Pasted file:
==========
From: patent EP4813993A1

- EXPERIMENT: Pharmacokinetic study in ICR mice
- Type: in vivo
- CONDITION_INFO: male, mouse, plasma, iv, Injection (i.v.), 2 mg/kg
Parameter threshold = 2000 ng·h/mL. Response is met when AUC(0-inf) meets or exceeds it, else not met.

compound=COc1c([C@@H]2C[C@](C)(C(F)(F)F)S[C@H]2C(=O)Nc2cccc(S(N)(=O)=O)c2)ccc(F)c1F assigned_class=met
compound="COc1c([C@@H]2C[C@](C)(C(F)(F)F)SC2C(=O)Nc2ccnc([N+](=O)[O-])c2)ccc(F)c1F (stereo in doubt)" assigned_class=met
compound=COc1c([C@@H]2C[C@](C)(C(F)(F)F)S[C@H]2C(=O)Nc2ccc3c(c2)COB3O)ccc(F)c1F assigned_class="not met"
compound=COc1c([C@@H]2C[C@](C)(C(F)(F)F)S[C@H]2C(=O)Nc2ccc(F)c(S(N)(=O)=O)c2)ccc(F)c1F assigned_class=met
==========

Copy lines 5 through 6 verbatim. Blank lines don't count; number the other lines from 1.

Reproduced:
Parameter threshold = 2000 ng·h/mL. Response is met when AUC(0-inf) meets or exceeds it, else not met.

compound=COc1c([C@@H]2C[C@](C)(C(F)(F)F)S[C@H]2C(=O)Nc2cccc(S(N)(=O)=O)c2)ccc(F)c1F assigned_class=met